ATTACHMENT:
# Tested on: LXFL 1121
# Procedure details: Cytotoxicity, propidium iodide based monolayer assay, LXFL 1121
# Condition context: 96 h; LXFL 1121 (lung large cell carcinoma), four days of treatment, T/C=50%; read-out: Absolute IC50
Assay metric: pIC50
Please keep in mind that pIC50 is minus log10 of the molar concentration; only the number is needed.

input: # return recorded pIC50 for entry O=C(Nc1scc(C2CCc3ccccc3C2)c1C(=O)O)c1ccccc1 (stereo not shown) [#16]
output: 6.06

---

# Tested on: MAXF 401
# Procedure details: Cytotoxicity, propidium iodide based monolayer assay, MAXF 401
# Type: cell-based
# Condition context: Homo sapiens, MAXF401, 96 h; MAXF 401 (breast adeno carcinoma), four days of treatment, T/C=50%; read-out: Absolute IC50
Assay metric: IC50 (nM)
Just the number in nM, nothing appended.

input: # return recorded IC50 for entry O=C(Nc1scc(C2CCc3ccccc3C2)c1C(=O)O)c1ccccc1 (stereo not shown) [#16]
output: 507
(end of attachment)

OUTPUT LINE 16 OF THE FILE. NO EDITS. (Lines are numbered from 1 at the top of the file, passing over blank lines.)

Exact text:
output: 507